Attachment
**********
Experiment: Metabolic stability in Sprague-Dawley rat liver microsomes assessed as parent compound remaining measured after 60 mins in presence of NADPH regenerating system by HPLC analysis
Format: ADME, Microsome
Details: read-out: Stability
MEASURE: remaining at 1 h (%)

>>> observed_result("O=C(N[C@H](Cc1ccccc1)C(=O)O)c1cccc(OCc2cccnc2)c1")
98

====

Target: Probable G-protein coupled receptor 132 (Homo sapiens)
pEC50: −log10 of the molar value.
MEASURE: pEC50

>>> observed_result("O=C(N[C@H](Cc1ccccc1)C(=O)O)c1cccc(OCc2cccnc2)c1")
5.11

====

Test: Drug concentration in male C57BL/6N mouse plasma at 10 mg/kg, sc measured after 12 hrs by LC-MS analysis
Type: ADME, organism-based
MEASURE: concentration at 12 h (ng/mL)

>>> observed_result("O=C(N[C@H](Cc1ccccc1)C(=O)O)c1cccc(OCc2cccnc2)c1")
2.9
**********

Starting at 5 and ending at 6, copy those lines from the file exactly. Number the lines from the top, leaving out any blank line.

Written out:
>>> observed_result("O=C(N[C@H](Cc1ccccc1)C(=O)O)c1cccc(OCc2cccnc2)c1")
98